Correcting too much low back curve simply means stretching the tight muscles and tightening the stretched muscles. The tight muscles most commonly associated with too much low back curve are the erector spinae and the psoas. Rounding your mid to low back like an angry cat, either standing or on hands and knees, while drawing your belly button in stretches the erector spinae. This muscle begins at the sacrum and hips and ends on the lower portion of the sixth and seventh ribs and extends the spine.
Lying face up flat on your back and bringing one knee into the chest while pressing the low back and straight, other leg into the floor stretches the psoas. It is critical that the low back and straight leg remain in contact with the floor. The stretch occurs in the front hip area of the straight leg when the hips tilt as the opposite knee is pulled in toward the chest and the low back is pressed flat into the floor. The psoas begins at the low back (lumbar) spine and ends at the thigh bone (femur).
The stretched muscles most commonly associated with too much low back curve are the hamstrings and abdominals. Lying face down over a Swiss Ball (a large latex ball inflated to 55 to 65 cm) with your hands on the floor, draw the belly button in toward the low back and raise the legs to parallel with the floor. This will strengthen the hamstrings. Turn face up so your whole spine is on the on the Swiss Ball and perform crunches to strengthen the abdominals.
Correcting too little low back curve simply means reversing the previous muscular information. In this situation the tight muscles most commonly associated with too little low back curve are the hamstrings and the abdominals. Assume your address position with the club grip on your mid back and the shaft between your hips. Make a space for your hand by tipping your hips forward (toward the ground) and arching your low back. Draw your belly button in toward your spine for support. Be certain that the club shaft remains in contact with the spine between the shoulder blades, the sacrum between the hips, and your hand. You will feel a stretch at the top of the back of your leg just below the hips and sacrum. The hamstrings begin at the base of the hips on the back side of the leg and ends just below (Semimembranosus and Semitendinosus) the knee and just above (Biceps Femoris) the knee.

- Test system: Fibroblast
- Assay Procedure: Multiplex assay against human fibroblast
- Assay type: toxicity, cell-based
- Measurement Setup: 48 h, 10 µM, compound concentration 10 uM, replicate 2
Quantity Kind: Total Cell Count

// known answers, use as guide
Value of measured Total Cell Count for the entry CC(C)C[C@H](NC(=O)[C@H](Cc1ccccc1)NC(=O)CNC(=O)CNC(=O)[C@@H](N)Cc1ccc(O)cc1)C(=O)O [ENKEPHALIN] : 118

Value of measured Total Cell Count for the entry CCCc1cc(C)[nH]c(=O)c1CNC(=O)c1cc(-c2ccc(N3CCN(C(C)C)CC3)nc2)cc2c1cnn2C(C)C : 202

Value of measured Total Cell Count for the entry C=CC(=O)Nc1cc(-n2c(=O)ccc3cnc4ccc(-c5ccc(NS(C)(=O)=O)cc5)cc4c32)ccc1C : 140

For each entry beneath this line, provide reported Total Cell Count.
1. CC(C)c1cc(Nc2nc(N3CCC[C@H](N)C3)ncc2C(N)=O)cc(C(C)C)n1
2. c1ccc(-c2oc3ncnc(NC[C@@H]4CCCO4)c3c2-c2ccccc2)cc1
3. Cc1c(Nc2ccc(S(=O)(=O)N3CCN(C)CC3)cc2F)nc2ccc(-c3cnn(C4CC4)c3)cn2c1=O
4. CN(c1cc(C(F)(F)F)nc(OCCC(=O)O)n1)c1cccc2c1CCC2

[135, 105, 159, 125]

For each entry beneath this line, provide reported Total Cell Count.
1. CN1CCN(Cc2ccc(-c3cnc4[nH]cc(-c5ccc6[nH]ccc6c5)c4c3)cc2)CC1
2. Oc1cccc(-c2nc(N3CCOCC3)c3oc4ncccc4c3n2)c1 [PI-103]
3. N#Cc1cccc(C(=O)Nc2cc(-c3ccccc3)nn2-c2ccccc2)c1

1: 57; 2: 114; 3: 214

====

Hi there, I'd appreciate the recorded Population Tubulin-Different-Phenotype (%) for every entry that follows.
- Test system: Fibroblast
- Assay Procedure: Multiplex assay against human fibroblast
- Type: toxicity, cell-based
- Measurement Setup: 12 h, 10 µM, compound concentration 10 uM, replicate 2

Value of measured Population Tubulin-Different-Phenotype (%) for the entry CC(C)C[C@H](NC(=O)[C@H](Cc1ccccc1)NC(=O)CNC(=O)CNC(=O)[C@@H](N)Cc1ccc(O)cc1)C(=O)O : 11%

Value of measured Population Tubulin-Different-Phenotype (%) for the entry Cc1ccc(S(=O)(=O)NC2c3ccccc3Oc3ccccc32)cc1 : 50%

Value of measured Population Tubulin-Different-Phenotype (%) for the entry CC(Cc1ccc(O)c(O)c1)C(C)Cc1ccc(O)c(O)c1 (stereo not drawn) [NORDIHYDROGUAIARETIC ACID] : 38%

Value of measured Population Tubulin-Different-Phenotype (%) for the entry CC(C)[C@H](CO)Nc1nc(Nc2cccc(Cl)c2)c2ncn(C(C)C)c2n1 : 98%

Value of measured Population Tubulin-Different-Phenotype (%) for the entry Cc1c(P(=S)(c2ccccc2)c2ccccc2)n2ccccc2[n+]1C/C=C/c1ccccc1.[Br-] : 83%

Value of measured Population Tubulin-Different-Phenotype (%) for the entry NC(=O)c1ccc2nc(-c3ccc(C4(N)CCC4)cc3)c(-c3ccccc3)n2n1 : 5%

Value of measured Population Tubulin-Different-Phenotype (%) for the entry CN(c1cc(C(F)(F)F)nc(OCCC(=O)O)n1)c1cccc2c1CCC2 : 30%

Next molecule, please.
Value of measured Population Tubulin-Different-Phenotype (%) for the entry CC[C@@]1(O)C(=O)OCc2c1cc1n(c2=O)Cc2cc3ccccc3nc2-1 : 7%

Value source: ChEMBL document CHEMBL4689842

Lying face down with the hands under the shoulders and straightening the arms while keeping the hips on the ground stretches the abdominals. It is critical that the hips remain on the floor and the shoulders remain as far away from the ears as possible when the arms extend. The rectus abdominis begins at the front of the hips and ends at the fifth, sixth and seventh ribs and the xiphoid process of the sternum.
The stretched muscles most commonly associated with too much low back curve are the hip flexors (psoas and quadriceps) and trunk extensors (erector sp inae). Sitting down and standing up strengthen the hip flexors. Assume your address position with the club grip on your mid back and the shaft between your hips. Make a space for your hand by tipping your hips forward (toward the ground) and arching your low back. Draw your belly button in toward your spine for support. Be certain that the club shaft remains in contact with the spine between the shoulder blades, the sacrum between the hips, and your hand. Now bend your knees and hips more as if you were going to sit down on a chair. Only lower down as far as you can keeping contact with the stick, your knees tracking to but not beyond your second toe, and your feet flat on the floor. Then stand all the way up keeping the same perfect form.
Lying face down on the floor with your fingertips at your ears and lifting the torso as high as possible off the floor strengthens the low back extensors (erector spinae).
Always remember that you are a unique individual with specific needs. Be sure to consult your physician prior to starting any new activities. The health and fitness industry is not regulated by any federal or state government agency. Only seek exercise advice from certified and degreed practitioners.
Elizabeth Howzen Kais has a Masters of Education, Health and Physical Education from The College of New Jersey. She is a C.H.E.K-Certified Golf Biomechanic and Level 1 Practitioner, NCSF certified Personal Trainer and Primary Certification Instructor, a Master Member of IDEA (since 1991) and an American Council on Exercise Group Exercise Instructor (since 1990). She is a strength and conditioning consultant for golfers in south Florida. She is available to answer questions at www.FloridaGolfConditioning.com.